Gender, to me

Listening to kids

The other day, I discovered Staceyann Chin, a spoken-word poet and political activist. I was immediately drawn by her fearlessness, her strength and the way that she communicates her beliefs.
She speaks beautifully.

On her Youtube channel, Staceyann posts “living room protests”: short conversations with her daughter, Zuri. The themes are usually political but sometimes the subjects of the conversations are random.
One of the things that I like about the videos is the way that Staceyann makes space for her daughter to express herself. Zuri is given time to find her words and formulate her own opinions. It made me reflect on the importance of starting conversations with kids and, of course, listening to them.

Listening to kids

I know the topic of this post might seem trivial or obvious. But, I have found that this normal exchange between adult and kid doesn’t always happen. A lot of grown ups often treat kids as “kids” in the sense that they don’t take children seriously. They either always correct and interrupt them or won’t start meaningful conversations with them at all.

I honestly don’t understand why. Personally, I have had several interesting conversations with kids. And, as a matter of fact, children’s perspective on things often open up new ways of thinking for me.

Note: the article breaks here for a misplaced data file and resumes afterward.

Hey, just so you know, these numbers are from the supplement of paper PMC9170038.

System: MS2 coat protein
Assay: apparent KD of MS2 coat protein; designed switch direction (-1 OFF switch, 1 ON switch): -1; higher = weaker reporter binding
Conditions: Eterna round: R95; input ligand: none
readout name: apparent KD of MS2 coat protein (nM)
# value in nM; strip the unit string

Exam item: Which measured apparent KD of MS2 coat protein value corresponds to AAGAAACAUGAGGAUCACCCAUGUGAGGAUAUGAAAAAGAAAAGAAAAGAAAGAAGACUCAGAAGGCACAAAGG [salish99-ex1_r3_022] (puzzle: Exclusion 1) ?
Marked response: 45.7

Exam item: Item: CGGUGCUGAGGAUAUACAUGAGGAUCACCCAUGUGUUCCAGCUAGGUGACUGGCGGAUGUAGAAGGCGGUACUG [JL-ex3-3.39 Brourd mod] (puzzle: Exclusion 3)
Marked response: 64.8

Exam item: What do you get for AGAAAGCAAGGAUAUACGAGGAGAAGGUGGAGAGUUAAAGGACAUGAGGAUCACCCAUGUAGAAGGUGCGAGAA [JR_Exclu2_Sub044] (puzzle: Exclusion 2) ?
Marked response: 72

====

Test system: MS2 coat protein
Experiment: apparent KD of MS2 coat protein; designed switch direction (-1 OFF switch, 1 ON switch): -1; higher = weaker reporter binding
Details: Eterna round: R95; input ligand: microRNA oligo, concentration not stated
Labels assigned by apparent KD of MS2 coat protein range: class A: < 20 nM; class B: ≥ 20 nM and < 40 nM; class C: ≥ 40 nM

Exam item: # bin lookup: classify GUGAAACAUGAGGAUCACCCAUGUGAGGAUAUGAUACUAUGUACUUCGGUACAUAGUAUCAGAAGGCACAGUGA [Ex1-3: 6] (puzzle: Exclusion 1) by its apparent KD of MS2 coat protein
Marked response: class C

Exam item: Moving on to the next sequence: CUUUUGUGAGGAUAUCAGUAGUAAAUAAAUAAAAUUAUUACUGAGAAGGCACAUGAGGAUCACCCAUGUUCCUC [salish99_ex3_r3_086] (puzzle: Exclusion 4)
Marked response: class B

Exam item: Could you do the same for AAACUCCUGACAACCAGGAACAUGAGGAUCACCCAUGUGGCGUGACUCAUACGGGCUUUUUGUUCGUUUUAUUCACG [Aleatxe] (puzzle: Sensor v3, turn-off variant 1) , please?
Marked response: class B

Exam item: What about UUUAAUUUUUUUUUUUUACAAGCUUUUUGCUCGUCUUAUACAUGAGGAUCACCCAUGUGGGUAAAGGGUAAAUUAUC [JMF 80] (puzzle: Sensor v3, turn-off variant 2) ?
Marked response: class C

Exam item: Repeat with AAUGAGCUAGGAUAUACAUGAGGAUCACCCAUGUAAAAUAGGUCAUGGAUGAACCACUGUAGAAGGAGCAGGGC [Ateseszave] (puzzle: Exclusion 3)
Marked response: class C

Also, remembering myself as a kid, I can’t say that my thinking process has changed a lot throughout the years. I’m still the same ‘me’ and I can relate to thoughts that I had when I was a child. Yes, I’ve had more experiences since my 6th birthday. I also hope that I know more now than I did then. But, would a conversation with me be more interesting today than 14 years ago? Maybe. Although, maybe not.

I think listening to kids is important because it teaches them to think critically and independently. They learn how to both listen to themselves and express themselves.
Another reason why I think open dialogue is crucial within a child’s upbringing is because I don’t believe critical thinking is taught well in most schools. Kids are often taught how to learn things by heart. But, they usually aren’t taught how to express themselves or how to be creative and think for themselves.

Here’s one living room protest:

Other “living room protests” that I liked:
Girls Can Do Everything!
I Wanna Be An Immigrant But I Don’t Wanna Move!
Strong Black Girl!


 

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  1. Pingback: "The Other Side of Paradise" by Staceyann Chin - What I learn

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